The Dual Materiality of Water Management in Mining

Water management in the mining sector is undergoing rapid evolution, transitioning from a mere operational concern to a critical risk factor with far-reaching financial implications. Over the past decade, the perception of water within mining operations has shifted to include issues of water availability, discharge impacts, regulatory compliance, and social acceptance.


Water in mining has become a direct business risk, with mandatory financial disclosures from 2025 onwards (ESRS) and upcoming ISSB standards for finance and Investors. However, it appears that both the mining sector and the broader financial world are still getting up to speed for the impending regulatory requirements, and many may struggle to accurately meet reporting obligations.


Analysing the water impact within mining operations extends beyond simple water usage assessments. It requires a comprehensive understanding of the local context, including vulnerability to flooding and water shortages. Moreover, companies must evaluate their environmental externality, assessing discharge impacts and striving to minimise environmental harm.


One significant challenge lies in quantifying the financial risks associated with water management. Without consistent metrics, the differing reporting approaches among mining companies complicate the assessment of production risk from water availability and regulatory constraints.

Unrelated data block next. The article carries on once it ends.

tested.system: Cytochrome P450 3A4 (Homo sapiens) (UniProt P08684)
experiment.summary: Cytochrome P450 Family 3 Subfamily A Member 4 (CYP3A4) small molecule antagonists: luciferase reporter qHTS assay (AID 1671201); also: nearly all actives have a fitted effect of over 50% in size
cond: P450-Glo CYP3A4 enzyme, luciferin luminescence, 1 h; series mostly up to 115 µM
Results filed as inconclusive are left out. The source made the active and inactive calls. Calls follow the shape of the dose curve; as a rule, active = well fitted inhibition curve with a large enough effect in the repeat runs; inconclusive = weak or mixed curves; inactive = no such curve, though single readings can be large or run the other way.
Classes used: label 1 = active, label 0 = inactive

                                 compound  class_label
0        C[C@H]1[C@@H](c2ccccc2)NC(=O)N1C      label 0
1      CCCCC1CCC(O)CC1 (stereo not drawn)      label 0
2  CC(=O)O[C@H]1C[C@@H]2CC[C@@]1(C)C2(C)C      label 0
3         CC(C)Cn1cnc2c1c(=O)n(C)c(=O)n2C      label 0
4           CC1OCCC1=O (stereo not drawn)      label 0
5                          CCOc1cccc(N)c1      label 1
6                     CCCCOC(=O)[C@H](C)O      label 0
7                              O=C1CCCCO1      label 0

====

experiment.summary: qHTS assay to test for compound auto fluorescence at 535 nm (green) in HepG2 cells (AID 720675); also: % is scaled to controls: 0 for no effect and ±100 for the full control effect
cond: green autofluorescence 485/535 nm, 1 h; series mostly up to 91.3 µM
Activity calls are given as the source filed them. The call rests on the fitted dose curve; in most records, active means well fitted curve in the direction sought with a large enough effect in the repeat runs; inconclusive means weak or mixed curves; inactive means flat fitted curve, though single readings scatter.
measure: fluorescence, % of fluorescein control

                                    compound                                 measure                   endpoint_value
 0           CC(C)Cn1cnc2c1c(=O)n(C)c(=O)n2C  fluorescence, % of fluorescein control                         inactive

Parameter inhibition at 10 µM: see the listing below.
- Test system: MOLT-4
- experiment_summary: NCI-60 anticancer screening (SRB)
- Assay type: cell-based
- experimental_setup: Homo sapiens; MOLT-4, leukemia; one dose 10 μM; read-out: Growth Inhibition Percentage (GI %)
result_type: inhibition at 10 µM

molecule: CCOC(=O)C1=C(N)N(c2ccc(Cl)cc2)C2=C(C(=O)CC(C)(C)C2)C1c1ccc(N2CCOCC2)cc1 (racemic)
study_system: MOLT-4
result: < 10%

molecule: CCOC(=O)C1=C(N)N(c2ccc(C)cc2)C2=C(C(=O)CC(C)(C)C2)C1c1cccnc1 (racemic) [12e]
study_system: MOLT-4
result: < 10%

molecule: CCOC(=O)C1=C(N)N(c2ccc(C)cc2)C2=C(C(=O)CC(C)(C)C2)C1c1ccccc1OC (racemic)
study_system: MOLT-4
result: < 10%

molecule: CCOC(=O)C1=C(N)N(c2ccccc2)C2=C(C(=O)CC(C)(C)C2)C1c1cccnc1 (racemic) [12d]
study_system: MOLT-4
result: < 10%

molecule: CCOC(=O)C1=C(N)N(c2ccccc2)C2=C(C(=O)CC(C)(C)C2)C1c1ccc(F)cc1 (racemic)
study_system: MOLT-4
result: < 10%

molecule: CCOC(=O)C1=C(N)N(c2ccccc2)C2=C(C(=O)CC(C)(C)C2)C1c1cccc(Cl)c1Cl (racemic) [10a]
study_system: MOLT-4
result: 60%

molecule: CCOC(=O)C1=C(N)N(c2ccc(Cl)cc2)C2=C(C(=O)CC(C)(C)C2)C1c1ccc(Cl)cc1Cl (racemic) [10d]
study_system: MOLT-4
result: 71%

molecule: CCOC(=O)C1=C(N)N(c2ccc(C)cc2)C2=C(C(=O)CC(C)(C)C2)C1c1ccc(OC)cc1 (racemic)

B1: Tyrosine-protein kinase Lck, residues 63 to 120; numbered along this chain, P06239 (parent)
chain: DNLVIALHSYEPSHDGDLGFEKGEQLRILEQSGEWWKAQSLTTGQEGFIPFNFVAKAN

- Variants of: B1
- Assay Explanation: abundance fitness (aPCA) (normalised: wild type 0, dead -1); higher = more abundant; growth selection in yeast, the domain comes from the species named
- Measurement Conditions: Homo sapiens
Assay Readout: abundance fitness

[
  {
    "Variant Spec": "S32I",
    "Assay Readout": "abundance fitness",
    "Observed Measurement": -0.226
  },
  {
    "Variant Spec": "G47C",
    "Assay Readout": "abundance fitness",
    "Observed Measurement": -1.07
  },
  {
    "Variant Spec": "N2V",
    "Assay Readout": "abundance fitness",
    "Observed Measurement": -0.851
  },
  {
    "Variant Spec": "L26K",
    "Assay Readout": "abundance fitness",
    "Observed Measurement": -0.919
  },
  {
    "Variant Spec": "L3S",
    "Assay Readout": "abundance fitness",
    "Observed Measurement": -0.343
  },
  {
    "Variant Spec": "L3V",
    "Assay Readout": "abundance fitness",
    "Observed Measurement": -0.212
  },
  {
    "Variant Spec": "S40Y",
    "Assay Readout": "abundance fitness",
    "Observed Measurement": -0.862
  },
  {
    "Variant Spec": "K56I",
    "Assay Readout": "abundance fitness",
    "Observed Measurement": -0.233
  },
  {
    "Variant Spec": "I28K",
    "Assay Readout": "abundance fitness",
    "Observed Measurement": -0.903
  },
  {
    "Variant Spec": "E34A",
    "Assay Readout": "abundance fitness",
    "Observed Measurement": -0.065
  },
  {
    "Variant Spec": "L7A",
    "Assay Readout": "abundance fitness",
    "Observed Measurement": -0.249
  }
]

Another development in mandatory reporting is the aspect of double-materiality assessment. It is not sufficient anymore to evaluate your own company’s dependency, and financial opportunity and risks, but recently approved reporting regulation for companies with operations in or doing business with the EU (ESRS), require assessment and (financial) quantification of the company’s financial impact to other stakeholders, including nature.  


In conclusion, the dual materiality of water management in mining demands a holistic approach that considers both environmental impacts and financial implications. Embracing transparency, accountability, and proactive risk mitigation strategies is essential to navigate the complexities of water management.


As the mining sector grapples with evolving regulatory landscapes and climate challenges, addressing water-related risks will be integral to safeguarding long-term viability and operational resilience.


To discuss water impacts in mining, Contact Raymond Philippe, Manager, Skarn Water.



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Skarn Associates is the market leader in quantifying and benchmarking asset-level greenhouse gas emissions, energy intensity, and water use across the mining sector.

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